MFL Executive Council Report (February 2016)

Report of the Regional Executive Vice-President, Prairies to the Manitoba Federation of Labour Executive Council submitted for the February 2016 meeting. This report covers the period from the last MFL meeting.

Marianne Hladun, Regional Executive Vice-President
Public Service Alliance of Canada, Prairie Region
Report to the Manitoba Federation of Labour Executive Council

February 2016

The New Year has been a mixed bag for the PSAC Prairie Region. We are still recovering from hurricane Harper but this means that the worst is hopefully over and we can start to rebuild; that said, the Liberals have not veered significantly from the Conservatives at the bargaining table. Our focus now is rebuilding, meeting with new and returning Members of Parliament and no concessions at the bargaining table. Separately, we also have two difficult provincial elections to contend with in Saskatchewan and Manitoba. In short, we have no shortage of struggles ahead.


It has been difficult to assess the damage done to the prairies by the Harper Conservatives. We partnered with the Canadian Centre for Policy Alternatives-Manitoba and released a report on February 24 that helps assess the damage and charts a way forward. I would like to take some time to detail the impacts on Manitoba, as they are relevant to sisters and brothers in the Manitoba Federation of Labour.

Reversing the Damage notes that 4,766 civil service jobs were lost in the prairie region alone between 2010 and 2015 (1,875 in Manitoba). According to the report, cuts to Employment and Social Development Canada will halve the number of staff dealing with Canadians calling for information about Employment Insurance (EI) if these cuts are not halted by 2017. This loss in staff has resulted in significant increases in wait times and anxiety for people while also increasing stress, sick leave and overtime for employees.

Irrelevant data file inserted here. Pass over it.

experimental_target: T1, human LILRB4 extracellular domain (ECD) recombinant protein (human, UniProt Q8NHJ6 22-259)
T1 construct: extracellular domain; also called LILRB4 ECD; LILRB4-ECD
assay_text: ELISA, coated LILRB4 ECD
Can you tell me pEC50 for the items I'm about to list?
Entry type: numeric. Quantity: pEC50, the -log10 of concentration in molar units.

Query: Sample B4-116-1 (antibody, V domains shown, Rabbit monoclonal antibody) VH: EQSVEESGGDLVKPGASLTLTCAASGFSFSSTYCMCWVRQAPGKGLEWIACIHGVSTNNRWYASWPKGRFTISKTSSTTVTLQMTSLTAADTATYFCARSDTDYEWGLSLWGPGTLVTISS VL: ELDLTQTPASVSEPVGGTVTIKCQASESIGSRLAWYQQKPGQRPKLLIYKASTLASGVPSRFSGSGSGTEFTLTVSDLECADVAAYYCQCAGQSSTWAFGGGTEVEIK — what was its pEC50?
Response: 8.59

Regarding Parks Canada, there were 638 full-time positions eliminated across the country. Riding Mountain National Park in Manitoba now relies upon volunteers to maintain the ski trails. These volunteers are concerned that people will start skiing elsewhere and not return to the park if trails are not maintained. Parks Canada’s science and research capacity has also diminished, putting research and species at further risk.

Regarding agriculture, the Beef Cattle Program at the Brandon Research Development Centre not only cut jobs but also removed economic activity of the largest research herd in western Canada (approximately 800 head). Local producers of fuel, building materials, feed and bedding, as well as local veterinarians have noticed the loss.